Re: What should be the big issues of the 2008 election?
As a complete outsider I don't think it's my place to suggest any big issues for the presidential candidates to deal with. However, there are some smaller issues on which I would find it very enlightening to hear the candidates opinions.
From a human rights perspective I would very much like to learn whether or not the candidates are planning to uphold the American Servicemembers protection act, not only because of the "The Hague invasion clause" embedded in that act, but also because it embodies the current stance of the United States of America to the ICC.
Another smaller issue on which I would like to hear the candidates point of view include their ideas about the trias politica, and the specific division of power between the executive, legislative and judicial branches, as that division seems to have become somewhat muddled lately.
At any rate I would like to hear less about the fact candidates wanting to restore the prestige of the USA and more about how they intend to do this.
What can 3D printing do for medicine? The "sky is the limit," says Northwell Health researcher Dr. Todd Goldstein.
- Medical professionals are currently using 3D printers to create prosthetics and patient-specific organ models that doctors can use to prepare for surgery.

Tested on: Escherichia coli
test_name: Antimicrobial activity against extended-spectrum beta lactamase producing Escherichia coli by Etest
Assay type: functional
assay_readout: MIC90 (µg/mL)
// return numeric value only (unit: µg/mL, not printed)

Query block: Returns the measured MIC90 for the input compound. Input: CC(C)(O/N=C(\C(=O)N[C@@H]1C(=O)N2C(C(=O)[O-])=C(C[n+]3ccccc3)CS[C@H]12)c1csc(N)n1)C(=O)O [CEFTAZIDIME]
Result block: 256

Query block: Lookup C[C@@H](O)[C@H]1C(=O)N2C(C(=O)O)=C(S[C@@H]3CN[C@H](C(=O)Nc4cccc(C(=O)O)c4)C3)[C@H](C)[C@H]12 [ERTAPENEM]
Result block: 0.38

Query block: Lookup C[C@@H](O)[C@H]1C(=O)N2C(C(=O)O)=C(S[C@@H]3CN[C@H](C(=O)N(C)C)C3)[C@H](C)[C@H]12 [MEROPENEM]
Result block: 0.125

- Eventually, scientists hope to print patient-specific organs that can be transplanted safely into the human body.
- Northwell Health, New York State's largest health care provider, is pioneering 3D printing in medicine in three key ways.
It's a "canary in the coalmine," said one climate scientist.
- A team of researchers discovered that permafrost in Northern Canada is melting at unusually fast rates.
- This could causes dangerous and costly erosion, and it's likely speeding up climate change because thawing permafrost releases heat-trapping gasses into the atmosphere.
- This week, Canada's House of Commons declared a national climate emergency.
One of Stephen Hawking's predictions seems to have been borne out in a man-made "black hole".
- Stephen Hawking predicted virtual particles splitting in two from the gravitational pull of black holes.
- Black holes, he also said, would eventually evaporate due to the absorption of negatively charged virtual particles.
- A scientist has built a black hole analogue based on sound instead of light.
Not every part of a satellite burns up in reentry. Considering the growing number of satellites in orbital space, that's a big problem.
- Earth's orbital space is getting more crowded by the day.
- The more satellites and space junk we put into orbit, the greater a risk that there could be a collision.
- Not all materials burn up during reentry; that's why scientists need to stress test satellite parts to ensure that they won't become deadly falling objects.
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